The penny dropped out of the blue as it often does. I was washing the dishes after dinner when the idea hit me like a bolt of lightning. Bug’s mother was most likely to have been Tempy Vinson’s enslaved half-sister. Moreover, this unknown enslaved Vinson woman (whom I will call Ms. Vinson for now), was, in all probability, a dowry slave. Their father, David Vinson, was planning a move to Tennessee when Tempy married Jason Futrell. Dowry slaves, slaves provided for daughters who were about to marry, were standard practice. Many of Tempy’s family (and Ms. Vinson’s family) were preparing to remove to Tennessee. Perhaps they thought a familiar face that Tempy would have known from childhood would soften the blow of her family moving to another state. Whatever the reason, Ms. Vinson was in her married sister’s household. A scenario that I can only refer to as the Thomas Jefferson scenario occurred.
Just as Thomas Jefferson embarked on a relationship with his half sister-in-law, Sally Hemings, Jason Futrell had a similar relationship with his enslaved sister-in-law. The whole “male enslavers having relations with their enslaved sisters-in-law” is a reoccurring theme in the genealogy of my enslaved ancestors.
Armed with new insights and research documents, I sent the whole package off to the geneticists back in London. They promptly groaned. There was a substantial amount of endogamy, generations of cousin marriages among the Futrells and Vinsons, and a possible pedigree collapse that makes it challenging to work with DNA. The geneticists had to factor that into their DNA segmentation and triangulation work. Seven months later, I had their report. Bug’s mother was indeed a Vinson. Compared with descendants of the Vinson family, and with a probability of 97%, David Vinson was the most likely man to be Ms. Vinson’s father.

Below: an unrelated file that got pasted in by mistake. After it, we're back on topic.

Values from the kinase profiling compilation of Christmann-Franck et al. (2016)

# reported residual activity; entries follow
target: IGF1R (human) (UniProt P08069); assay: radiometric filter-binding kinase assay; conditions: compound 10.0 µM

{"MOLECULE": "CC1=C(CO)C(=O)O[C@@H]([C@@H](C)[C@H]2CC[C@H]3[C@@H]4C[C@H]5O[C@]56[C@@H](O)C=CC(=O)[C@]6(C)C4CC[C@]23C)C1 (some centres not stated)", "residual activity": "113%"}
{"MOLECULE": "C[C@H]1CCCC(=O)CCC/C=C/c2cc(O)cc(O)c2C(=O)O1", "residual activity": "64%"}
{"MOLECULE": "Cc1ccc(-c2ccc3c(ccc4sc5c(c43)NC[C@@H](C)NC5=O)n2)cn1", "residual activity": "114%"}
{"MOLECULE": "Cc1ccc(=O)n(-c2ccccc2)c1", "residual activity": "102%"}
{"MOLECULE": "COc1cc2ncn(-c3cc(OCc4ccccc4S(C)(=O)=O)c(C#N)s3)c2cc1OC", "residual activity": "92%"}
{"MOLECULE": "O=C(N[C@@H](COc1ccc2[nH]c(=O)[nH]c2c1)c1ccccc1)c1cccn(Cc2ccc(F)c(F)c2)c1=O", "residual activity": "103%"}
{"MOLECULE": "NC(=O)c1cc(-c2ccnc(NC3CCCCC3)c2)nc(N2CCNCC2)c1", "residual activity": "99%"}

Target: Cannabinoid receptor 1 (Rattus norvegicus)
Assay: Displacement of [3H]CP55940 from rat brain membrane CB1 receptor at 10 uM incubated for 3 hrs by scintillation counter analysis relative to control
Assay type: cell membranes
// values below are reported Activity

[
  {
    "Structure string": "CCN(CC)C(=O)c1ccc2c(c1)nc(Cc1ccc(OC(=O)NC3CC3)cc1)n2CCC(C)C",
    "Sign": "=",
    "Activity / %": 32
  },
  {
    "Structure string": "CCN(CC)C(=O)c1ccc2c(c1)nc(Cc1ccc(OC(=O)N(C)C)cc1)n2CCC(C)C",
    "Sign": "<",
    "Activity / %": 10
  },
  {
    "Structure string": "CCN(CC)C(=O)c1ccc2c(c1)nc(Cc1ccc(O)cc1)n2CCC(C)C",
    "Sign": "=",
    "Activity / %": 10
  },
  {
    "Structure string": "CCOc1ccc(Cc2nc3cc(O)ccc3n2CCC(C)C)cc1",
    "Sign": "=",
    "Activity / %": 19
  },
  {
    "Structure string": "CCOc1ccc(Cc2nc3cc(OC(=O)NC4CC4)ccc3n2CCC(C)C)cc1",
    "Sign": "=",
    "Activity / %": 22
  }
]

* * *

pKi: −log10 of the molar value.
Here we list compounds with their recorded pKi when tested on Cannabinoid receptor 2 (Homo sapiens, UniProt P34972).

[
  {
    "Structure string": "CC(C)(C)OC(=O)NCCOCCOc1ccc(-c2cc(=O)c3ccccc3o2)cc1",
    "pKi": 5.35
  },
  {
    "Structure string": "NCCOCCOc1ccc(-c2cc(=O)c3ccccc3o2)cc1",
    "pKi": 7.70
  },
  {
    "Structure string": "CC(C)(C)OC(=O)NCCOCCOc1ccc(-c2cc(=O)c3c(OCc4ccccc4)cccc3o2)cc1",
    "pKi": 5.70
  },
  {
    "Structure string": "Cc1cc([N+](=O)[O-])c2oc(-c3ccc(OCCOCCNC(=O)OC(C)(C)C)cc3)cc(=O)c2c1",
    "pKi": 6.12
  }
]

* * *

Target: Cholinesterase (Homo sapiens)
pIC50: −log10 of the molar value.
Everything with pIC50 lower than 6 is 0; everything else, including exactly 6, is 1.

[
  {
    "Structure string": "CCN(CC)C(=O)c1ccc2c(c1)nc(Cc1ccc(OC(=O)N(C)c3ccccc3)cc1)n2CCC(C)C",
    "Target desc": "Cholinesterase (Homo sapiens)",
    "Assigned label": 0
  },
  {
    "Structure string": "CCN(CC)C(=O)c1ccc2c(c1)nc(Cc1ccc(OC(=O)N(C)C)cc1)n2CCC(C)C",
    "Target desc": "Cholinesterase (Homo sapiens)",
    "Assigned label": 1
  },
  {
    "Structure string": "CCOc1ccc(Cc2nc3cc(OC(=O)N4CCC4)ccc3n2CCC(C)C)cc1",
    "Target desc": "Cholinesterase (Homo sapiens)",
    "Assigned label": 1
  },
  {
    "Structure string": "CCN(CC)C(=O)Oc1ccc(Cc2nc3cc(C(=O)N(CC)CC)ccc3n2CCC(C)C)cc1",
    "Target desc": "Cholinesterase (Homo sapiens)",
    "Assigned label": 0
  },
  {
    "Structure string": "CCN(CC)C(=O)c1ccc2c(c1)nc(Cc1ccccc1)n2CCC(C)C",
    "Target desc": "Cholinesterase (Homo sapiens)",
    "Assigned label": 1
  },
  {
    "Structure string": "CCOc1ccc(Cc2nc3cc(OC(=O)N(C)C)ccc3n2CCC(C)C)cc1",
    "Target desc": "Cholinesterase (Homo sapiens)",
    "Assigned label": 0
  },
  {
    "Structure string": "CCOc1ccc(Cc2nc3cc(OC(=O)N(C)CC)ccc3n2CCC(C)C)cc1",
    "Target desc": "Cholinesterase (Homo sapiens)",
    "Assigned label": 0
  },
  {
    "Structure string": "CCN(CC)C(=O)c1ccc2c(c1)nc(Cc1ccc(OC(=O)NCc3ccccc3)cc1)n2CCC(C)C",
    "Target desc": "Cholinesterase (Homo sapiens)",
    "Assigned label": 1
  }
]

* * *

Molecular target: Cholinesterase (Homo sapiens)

The report from the geneticists gives us a family outline that looks like this:
Once I added David Vinson as Ms. Vinson’s father, Vinson family DNA matches stretching back two generations to James Vinson (1728-1797) and his wife Eunice Unity Hill (1730-1815) of Northampton County, NC fell into place. The screengrab below illustrates part of that story.
As with all things related to online family trees, you must take the time to vet and research all of the trees of the people you match via ThruLines. Ensure their trees (and your tree) are correct, well-sourced, and have citations.
I am now in the curious position of knowing who Ms. Vinson’s paternal family was while I don’t know her name…yet.
My advice is not to do what I initially did. Don’t completely discount mistaken or seemingly erroneous ThruLines. If AncestryDNA is consistently pointing in a specific direction in terms of bloodlines for an ancestor, it is worth doing an initial investigation to understand what it is AncestryDNA is trying to convey. Yes, it means more research. However, it could pay dividends in the end. While this hasn’t worked out in every instance where my ThruLines are concerned – some ThruLines are just too wrong even to begin working with them – I have cracked another three enslaved female ancestral lines through mistaken ThruLines. All three instances involved the same Thomas Jefferson scenario.
As we’re talking about dowry slaves in this instance, I also suggest reading the article Endogamy on the Plantation (https://genealogyadventures.net/2017/12/17/endogamy-on-the-plantation/) and consider how a Thomas Jefferson scenario may be hidden in the ancestry of your enslaved ancestors. When it comes to working with DNA matches for my enslaved female ancestors, the Thomas Jefferson scenario is something I will have to consider in future research work. It is something that has happened far too often in my family ancestry for me to discount or ignore.
Books by Brian Sheffey: